Centipoise - Centipoise (cP) is a measurement unit of viscosity. It is a mechanical measurement of the resistance of a liquid to flow, where gravity is not a factor. 100 Centipoise = 1 Poise. Examples of viscosity measurements in cP include: Water - 1 - 5 cP, Blood - 10 cP, SAE 10 Motor Oil - 50 - 100 cP, SAE 40 Motor Oil 250 - 500 cP, Honey - 2,000 - 3,000 cP, Chocolate Syrup - 10,000 - 25,000 cP, Ketchup - 50,000 - 70,000 cP, Peanut Butter - 150,000 - 250,000 cP. See Viscosity and Stoke.
Centre Point - (1) The common term for the pointed ends on a drive spur. (2) A tailstock revolving ball bearing center.
Cerrium Oxide (CeO2) - (~ 8.0 Mohs Scale) A white to reddish brown colored natural abrasive that is used for polishing glass and quartz crystals. Cerrium Oxide may also contain other rare earth oxides like Rubidium Oxide and Tantalum Oxide.
Chatter Marks – A repetitive pattern of cuts, or marks that are left on a finished surface. If the chatter is intentionally created with chatter tools, it is known as Chatter Work, if it is unintentional, it is usually called Chatter Marks. Unintentional chatter marks can be created by using tools that are very thin in cross-section in an unsupported manner, too far off the end of the tool rest.
Check - A separation or fissure in the wood fibers caused by rapid moisture loss, or through tension stresses during drying. Checks are usually found on end grain faces, but may also be found in high figured areas, or in extreme cases, in side grain areas.
Chemical Bonding - The process for joining two or more pieces of wood via a direct chain of covalent bonds between adjacent surfaces.
Chip Clearance - The amount of space in the cut channel produced by a bandsaw blade that allows room for the chip to clear and exit the cut.
Chuck - A work holding/fixing device used to mount a piece of wood firmly onto the end of a spindle. There are many different types of chucks including scroll chucks, screw chucks, collet chucks and pin chucks to name a few.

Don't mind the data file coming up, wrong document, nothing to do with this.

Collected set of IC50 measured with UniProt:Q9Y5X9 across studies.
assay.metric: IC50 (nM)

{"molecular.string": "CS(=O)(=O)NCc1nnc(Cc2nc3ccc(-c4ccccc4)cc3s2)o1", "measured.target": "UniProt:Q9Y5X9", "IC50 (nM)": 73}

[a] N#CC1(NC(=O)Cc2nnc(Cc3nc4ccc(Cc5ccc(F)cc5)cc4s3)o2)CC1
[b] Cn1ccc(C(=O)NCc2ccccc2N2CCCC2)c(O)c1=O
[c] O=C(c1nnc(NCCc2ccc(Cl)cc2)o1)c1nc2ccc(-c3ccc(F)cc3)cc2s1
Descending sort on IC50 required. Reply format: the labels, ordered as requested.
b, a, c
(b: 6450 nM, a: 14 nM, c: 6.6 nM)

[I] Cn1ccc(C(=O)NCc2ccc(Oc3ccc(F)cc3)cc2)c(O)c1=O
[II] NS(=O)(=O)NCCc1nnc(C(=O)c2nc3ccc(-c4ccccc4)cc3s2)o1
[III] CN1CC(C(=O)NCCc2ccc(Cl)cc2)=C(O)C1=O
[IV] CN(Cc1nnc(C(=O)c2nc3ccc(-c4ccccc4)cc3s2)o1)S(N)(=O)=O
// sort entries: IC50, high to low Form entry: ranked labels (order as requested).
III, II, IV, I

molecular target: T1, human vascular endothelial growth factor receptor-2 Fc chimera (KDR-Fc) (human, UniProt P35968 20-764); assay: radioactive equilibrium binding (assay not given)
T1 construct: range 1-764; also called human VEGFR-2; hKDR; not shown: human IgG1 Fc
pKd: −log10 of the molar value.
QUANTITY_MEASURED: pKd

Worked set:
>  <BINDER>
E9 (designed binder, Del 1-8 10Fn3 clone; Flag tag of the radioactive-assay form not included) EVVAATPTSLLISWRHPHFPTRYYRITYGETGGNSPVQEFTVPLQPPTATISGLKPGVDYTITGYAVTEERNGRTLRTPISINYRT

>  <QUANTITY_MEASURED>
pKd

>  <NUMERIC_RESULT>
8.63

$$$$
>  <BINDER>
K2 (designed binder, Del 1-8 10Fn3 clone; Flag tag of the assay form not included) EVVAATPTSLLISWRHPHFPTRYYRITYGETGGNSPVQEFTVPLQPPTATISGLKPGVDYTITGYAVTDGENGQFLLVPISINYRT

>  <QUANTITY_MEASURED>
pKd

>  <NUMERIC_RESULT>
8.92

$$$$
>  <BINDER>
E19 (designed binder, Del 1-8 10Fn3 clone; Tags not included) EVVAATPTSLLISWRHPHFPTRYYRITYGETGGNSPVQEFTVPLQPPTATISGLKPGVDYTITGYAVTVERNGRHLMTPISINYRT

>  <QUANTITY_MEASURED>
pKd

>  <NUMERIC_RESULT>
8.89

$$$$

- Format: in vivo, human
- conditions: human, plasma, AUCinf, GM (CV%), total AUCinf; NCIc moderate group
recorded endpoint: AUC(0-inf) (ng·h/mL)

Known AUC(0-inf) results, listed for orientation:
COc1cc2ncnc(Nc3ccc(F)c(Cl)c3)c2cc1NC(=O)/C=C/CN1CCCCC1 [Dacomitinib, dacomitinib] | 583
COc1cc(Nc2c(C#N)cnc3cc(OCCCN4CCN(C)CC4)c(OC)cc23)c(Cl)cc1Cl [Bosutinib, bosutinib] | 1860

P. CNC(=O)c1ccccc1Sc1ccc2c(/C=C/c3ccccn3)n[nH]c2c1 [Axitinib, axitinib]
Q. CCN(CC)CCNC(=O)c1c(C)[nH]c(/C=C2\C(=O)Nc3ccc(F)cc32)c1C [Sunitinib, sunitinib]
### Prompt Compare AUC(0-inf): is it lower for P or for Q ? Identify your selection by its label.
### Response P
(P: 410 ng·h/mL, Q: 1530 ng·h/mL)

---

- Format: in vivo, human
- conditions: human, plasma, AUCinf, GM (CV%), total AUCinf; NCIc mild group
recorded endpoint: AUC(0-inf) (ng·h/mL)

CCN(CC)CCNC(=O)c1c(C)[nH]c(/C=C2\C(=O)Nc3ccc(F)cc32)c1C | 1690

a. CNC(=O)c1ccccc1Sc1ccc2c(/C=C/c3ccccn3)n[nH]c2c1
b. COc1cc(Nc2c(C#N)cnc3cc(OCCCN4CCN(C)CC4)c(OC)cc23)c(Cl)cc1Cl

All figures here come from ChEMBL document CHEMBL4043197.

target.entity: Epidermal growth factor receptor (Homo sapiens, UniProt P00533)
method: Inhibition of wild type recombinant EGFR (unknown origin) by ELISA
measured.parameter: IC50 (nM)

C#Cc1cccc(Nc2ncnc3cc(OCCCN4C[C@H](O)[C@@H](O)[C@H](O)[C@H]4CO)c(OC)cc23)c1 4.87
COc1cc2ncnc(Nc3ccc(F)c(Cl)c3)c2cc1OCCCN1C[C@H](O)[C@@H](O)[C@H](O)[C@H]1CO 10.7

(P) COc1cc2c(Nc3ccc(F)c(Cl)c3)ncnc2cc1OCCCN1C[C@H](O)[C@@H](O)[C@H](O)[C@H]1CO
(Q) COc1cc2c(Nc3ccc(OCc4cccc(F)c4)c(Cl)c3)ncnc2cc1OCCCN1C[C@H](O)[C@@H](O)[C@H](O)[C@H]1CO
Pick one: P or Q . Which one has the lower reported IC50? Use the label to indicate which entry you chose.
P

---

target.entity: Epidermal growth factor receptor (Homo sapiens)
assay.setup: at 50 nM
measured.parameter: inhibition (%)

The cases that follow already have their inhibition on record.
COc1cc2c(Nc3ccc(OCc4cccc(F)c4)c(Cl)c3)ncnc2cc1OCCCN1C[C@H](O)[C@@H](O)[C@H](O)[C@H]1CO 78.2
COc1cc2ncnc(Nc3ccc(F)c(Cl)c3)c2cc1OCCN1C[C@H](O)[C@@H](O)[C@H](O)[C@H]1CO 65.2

Closed Coat Abrasive - Closed coat abrasives have abrasive grains covering 100% of the backing surface. The increased density of abrasives on the surface makes these abrasives less flexible than open coated abrasives. Closed coat abrasives offer increased stock removal rates when compared to open coated abrasives.
Cloth Backed Abrasive – Cotton cloth backings are available in a variety of weights and configurations. Since cloth backings are significantly stronger in use than paper, they are frequently used as backings on belts, disks and flap type wheels. Waterproofing requires supplemental treatments.
➢ "J" weight cloth – Very flexible and lightweight cloth that works well in contour/tight quarters work. "JF" weight offers extra flexibility. J weight cloths are a good choice for many woodturning needs.
➢ "X" weight cloth – Heavier than J weight, X weight cloths are the most common cloth weight backing and are used on abrasive belts where superior flexibility is not necessary. "XF" weight offers extra flexibility.
Cloth Rolling Embellishment - A specialised finishing technique that is created when a rolled up cloth (or plastic film sheet) is rolled over a wet finish, creating a randomized wrinkled appearance. Rolling is usually performed on glazes, but may be employed with other finishes as well. Also known as Rag Rolling, or Crinkle Rolling.
Coated Abrasive - An abrasive product consisting of three basic materials, the abrasive, a backing material and the adhesive bonding agent.
Coated Abrasive Manufacturing Process - Abrasive grains are held onto a backing material by an adhesive bonding material. The backing material used (paper, cloth, film etc.) acts as a foundation for the primary adhesive, known as the make coat to anchor the abrasive grains onto the backing.
Once the make coat has been applied to the backing, abrasive grains are deposited onto the surface of the make coat by an electrostatic field, or through a gravity fed process. In the electrostatic application process, abrasive grains are loaded onto a conveyor belt as the grains pass through an electrostatic field. This causes the abrasive grains to polarize and align with their elongated ends standing up.